[JURIST] US financier Bernard Madoff [JURIST news archive] consented to a partial judgment [SEC press release] with the US Securities and Exchange Commission (SEC) [official website] Monday over civil charges brought by the SEC to obtain a preliminary injunction and asset freeze against him. According to the SEC, the agreement will continue the previously imposed preliminary injunction, but in consenting to the agreement, Madoff will neither admit nor deny the SEC's allegations. The agreement between the SEC and Madoff must be approved by Judge Louis Stanton of the US District Court for the Southern District of New York [court website]. Criminal securities fraud charges [JURIST report] filed against Madoff are not affected by Monday's agreement. Also on Monday, SEC Division of Enforcement Director Linda Thomsen announced she was stepping down from her post [SEC press release]. Thomsen had been with the SEC since 1995 and had recently given testimony [JURIST report] before the US Senate Banking Committee concerning SEC enforcement and the Madoff scandal.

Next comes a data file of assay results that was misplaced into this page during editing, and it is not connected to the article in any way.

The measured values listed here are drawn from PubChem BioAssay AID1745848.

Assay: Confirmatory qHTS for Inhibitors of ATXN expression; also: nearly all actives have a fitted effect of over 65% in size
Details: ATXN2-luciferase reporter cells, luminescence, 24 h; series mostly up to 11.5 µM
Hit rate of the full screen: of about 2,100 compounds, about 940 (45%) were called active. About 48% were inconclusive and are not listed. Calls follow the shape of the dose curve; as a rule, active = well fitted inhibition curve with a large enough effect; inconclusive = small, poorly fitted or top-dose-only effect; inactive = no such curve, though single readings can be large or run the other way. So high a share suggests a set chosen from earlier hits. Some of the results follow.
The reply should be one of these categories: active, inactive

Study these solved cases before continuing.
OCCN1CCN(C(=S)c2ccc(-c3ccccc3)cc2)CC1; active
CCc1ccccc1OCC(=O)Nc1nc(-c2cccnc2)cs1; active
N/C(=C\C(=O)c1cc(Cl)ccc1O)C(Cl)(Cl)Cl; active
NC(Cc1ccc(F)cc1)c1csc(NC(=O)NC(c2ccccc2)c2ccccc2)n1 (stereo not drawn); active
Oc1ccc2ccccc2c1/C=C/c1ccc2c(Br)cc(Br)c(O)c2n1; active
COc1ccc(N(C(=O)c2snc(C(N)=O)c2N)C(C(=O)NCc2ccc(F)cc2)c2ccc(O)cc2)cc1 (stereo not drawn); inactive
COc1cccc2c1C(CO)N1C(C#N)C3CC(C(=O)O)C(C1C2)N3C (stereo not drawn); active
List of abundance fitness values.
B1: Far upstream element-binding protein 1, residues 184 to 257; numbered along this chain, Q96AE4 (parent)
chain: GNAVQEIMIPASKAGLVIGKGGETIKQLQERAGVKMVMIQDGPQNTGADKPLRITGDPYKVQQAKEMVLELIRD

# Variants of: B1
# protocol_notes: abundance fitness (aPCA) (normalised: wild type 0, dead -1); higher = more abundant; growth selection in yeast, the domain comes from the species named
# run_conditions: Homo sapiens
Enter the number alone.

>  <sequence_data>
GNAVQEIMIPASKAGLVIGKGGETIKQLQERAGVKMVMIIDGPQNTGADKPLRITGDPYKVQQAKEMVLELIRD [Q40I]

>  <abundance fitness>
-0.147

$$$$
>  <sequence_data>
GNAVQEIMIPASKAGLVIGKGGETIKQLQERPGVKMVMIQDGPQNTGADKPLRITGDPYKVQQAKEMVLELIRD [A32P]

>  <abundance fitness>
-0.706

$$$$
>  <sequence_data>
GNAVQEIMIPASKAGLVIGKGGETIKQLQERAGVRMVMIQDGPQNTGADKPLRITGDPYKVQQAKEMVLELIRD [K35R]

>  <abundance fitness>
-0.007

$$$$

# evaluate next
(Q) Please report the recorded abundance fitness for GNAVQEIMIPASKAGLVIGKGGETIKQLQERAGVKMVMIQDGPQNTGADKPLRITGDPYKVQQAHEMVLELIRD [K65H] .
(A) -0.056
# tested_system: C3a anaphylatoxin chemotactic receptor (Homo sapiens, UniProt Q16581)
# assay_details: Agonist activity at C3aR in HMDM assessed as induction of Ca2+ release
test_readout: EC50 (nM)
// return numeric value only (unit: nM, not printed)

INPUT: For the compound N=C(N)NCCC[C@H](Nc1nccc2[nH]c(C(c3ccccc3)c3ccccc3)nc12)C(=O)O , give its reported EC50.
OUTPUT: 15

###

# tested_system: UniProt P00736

In the week following Madoff's charges, SEC Chairman Christopher Cox [official profile] said that he would launch an immediate investigation [press release; JURIST report] into how the fraud allegedly perpetrated by Madoff went undetected for so long. In December, then-President-elect Barack Obama [official profile] named [press release] Mary Schapiro [professional profile] as the SEC Chairman, replacing Cox. Madoff was charged with securities fraud in December for allegedly violating the anti-fraud provisions of the Securities Act of 1933, the Securities Exchange Act of 1934, and the Investment Advisers Act of 1940 [texts]. UK financial firm Bramdean Alternatives Limited [corporate website] raised concerns [statement, DOC; JURIST report] about the US financial regulatory process after its value dropped by more than 35 percent following news of its exposure to the fraud.